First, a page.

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Sir Cornelis Maartenszoon Tromp, 1st Baronet (9 September 1629 – 29 May 1691) was a Dutch naval officer. He was the son of Lieutenant Admiral Maarten Tromp. He became Lieutenant Admiral General in Dutch Navy and briefly Admiral General in the Danish Navy. He fought in the first three Anglo-Dutch Wars and in the Scanian War.

Biography

Early life



Cornelis Maartenszoon Tromp was born on 9 September 1629 in Rotterdammarker, Hollandmarker, Dutch Republic. He was the son of Maarten Harpertszoon Tromp and Dina Cornelisdochter de Haas. His name Maartenszoon, or sometimes abbreviated to Maartensz., is a patronymic and means "son of Maarten". He had two full brothers, Harper and Johan.

In 1633, when he was only four years old, his mother died. His father remarried in 1634 and again in 1640. The two marriages together brought Tromp four half brothers and five half sisters.

His father had made career as an officer in the Dutch Navy. When, in 1634, his father's command was removed by Philips van Dorp his father worked as a deacon. After Van Dorp was removed from this position in 1637, his father became Lieutenant Admiral, the highest rank in the Dutch Navy,In 1642, Tromp was sent to Harfleurmarker in Francemarker to learn to speak French from a Calvinist preacher.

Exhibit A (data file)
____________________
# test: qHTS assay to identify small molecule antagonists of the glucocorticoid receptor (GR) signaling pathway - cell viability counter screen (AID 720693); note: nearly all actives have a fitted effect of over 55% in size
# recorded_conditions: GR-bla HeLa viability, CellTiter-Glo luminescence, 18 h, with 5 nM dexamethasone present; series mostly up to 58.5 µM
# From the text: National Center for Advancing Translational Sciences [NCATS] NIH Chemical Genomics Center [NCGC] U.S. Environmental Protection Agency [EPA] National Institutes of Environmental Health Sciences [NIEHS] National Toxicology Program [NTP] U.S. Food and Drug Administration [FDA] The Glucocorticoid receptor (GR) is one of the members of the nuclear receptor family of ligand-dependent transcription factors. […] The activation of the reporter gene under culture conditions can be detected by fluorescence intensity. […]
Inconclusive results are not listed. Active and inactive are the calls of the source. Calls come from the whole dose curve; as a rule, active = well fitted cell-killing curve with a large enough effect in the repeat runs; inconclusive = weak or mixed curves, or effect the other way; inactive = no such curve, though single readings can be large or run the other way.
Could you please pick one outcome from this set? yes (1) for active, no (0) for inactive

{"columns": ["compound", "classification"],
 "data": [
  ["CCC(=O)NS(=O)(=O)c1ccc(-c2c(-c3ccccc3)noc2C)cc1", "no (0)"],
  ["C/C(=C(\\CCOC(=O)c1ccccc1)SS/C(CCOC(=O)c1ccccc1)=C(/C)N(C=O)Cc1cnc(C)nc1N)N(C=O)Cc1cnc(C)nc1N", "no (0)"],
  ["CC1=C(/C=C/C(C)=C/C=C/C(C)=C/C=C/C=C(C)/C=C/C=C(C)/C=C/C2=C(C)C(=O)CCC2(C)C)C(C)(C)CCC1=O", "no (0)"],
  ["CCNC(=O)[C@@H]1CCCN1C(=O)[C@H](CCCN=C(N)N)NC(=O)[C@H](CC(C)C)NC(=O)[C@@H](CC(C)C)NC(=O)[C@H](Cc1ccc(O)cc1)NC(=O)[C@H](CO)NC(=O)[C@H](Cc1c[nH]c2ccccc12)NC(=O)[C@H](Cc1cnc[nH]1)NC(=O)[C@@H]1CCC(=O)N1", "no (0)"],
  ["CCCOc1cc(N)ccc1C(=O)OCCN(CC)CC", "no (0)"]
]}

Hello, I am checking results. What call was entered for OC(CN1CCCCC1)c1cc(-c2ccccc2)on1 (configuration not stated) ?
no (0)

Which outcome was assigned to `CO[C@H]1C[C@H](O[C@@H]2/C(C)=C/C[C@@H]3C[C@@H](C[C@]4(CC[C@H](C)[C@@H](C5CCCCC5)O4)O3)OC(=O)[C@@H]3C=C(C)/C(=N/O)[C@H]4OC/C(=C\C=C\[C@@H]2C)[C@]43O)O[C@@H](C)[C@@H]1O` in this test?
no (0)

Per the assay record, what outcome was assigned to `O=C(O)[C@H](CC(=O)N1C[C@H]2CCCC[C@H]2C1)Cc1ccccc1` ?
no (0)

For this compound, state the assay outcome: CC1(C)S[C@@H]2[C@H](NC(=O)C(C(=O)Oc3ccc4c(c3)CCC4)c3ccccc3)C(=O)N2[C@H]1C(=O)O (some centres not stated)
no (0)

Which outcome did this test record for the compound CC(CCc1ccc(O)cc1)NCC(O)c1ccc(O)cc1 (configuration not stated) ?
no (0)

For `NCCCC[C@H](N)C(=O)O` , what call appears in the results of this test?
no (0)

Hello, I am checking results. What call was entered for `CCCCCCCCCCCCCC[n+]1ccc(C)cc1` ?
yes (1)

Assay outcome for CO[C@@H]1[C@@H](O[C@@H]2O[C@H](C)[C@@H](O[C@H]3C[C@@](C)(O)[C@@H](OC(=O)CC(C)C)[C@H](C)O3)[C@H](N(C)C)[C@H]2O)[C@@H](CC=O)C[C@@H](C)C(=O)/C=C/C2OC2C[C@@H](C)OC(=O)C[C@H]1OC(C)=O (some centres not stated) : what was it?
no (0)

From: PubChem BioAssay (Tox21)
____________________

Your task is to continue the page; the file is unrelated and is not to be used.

Early navy career



On 1 September 1643 he joined his father on his flagship the Aemilia. In September 1645 he was appointed as lieutenant. On 22 August 1649 he was made a full captain.

He served in the First Anglo-Dutch War, fighting in the Battle of Leghorn, but wasn't given command of the Mediterranean fleet after the death of Johan van Galen, only being promoted to Rear-Admiral with the Admiralty of the Maas on 11 November 1653 after the death of his beloved father Maarten.

In 1656 he participated in the relief of Gdańskmarker (Danzigmarker). In 1658 it was discovered he had used his ships to trade in luxury goods; as a result he was fined and not allowed to have an active command until 1662. Just before the Second Anglo-Dutch War he was promoted to Vice-Admiral on 29 January 1665; at the Battle of Lowestoftmarker he prevented total catastrophe by taking over fleet command to allow the escape of the larger part of the fleet.

Lieutenant Admiral